Google Backs A New Digital World, But What About The Real New World?

Dec 26, 2016
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ARI SHAPIRO, HOST:

Google is investing in a startup called Improbable. The stated goal is to create digital simulations of real cities, economies and biological systems. This made Romanian-born commentator Andrei Codrescu think of life under communism and that dream of a new world.

ANDREI CODRESCU, BYLINE: When Putin's hackers intervened in our democracy, Stalin stood up from his grave and applauded. Putin did what Stalin couldn't. If Stalin had had internet, he'd have built the communist dream of a new world with a few keystrokes instead of starving and killing millions of people. Putin, a would-be Stalin with internet, hacked his way right into the brain center of the U.S.

The Russian dream hacked the American dream, which is weird. But since they're just dreams, maybe we'll wake up tomorrow and say, it was all just a bad dream. And now here comes Google, just in time to create yet another new world to which we might escape. Can Google do it fast enough? Millions of people are now joining long lines of people pushing and shoving to get away from Putin, Erdogan, Assad, el-Sisi and other large raptors from the coming age of tyrants ready to bring us their new world.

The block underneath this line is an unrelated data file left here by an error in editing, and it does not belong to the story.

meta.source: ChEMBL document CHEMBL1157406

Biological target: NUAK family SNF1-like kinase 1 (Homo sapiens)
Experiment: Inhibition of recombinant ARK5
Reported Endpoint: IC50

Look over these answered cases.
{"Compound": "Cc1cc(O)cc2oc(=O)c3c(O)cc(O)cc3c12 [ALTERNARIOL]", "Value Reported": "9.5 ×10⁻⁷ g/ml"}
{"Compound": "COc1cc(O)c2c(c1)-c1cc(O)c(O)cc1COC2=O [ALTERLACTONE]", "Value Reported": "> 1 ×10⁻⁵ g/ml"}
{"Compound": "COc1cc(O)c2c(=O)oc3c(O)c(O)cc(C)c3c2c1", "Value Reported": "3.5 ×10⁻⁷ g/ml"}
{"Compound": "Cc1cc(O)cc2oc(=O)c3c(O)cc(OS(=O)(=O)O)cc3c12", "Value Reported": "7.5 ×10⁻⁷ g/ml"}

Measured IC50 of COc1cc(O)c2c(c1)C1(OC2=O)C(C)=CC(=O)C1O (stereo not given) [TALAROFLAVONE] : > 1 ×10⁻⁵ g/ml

It's like you're having a nightmare and are trying desperately to wake up only you wake up in another dream. Google's new world seems like a nicer escape at first, more flowers less fascism, but it's in truth haunted by an even greater calamity, losing Wi-Fi. That would be bad. We would end up back in the last nightmare we were in. All new worlds are virtual. But there is still a real world out there.

Maybe Google could use those gazillions their new world will cost to pay back the U.S. debt to China. That would be almost like waking up and giving Russians a problem. These days, I would say, don't mess with dreams, folks. Stick to the world you're in and fight to keep it real.

SHAPIRO: Andrei Codrescu's new book of poetry is "The Art Of Forgetting." Transcript provided by NPR, Copyright NPR.